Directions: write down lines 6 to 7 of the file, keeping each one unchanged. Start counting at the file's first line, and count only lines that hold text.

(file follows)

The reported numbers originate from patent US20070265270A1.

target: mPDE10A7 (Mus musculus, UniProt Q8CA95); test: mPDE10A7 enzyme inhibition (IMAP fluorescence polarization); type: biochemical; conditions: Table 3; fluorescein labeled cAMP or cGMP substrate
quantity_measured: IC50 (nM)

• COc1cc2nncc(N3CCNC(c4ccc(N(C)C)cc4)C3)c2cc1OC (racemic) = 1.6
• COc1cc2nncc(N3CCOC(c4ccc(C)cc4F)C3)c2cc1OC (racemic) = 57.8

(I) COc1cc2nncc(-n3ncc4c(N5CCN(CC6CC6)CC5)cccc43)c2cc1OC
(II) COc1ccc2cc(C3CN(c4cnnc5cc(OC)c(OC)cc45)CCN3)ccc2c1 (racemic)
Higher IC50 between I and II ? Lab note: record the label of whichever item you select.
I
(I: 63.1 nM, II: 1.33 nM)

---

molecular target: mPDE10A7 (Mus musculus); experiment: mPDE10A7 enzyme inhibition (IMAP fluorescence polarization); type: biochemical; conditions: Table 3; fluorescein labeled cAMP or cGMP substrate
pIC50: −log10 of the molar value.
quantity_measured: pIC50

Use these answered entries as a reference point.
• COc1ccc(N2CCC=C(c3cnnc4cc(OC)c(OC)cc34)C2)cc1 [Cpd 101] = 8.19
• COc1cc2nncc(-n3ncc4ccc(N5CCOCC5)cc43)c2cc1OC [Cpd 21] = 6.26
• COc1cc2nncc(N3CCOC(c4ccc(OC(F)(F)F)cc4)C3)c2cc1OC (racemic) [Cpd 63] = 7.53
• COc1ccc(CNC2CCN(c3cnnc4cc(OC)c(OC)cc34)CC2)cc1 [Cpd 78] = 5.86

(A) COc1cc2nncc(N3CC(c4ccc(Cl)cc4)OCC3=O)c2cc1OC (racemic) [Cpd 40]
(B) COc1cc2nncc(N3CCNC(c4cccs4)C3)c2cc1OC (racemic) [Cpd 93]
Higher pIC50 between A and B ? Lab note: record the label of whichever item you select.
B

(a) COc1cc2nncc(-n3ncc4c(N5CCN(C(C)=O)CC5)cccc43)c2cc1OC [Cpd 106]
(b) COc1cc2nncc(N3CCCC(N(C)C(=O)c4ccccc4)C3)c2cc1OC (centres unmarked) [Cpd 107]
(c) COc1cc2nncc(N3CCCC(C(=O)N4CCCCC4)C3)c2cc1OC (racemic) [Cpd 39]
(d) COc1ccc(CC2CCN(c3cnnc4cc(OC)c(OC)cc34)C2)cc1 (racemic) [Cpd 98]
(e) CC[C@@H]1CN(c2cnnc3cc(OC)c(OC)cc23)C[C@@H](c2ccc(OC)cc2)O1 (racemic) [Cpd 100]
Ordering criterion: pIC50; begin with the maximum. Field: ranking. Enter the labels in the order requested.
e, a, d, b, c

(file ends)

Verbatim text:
(I) COc1cc2nncc(-n3ncc4c(N5CCN(CC6CC6)CC5)cccc43)c2cc1OC
(II) COc1ccc2cc(C3CN(c4cnnc5cc(OC)c(OC)cc45)CCN3)ccc2c1 (racemic)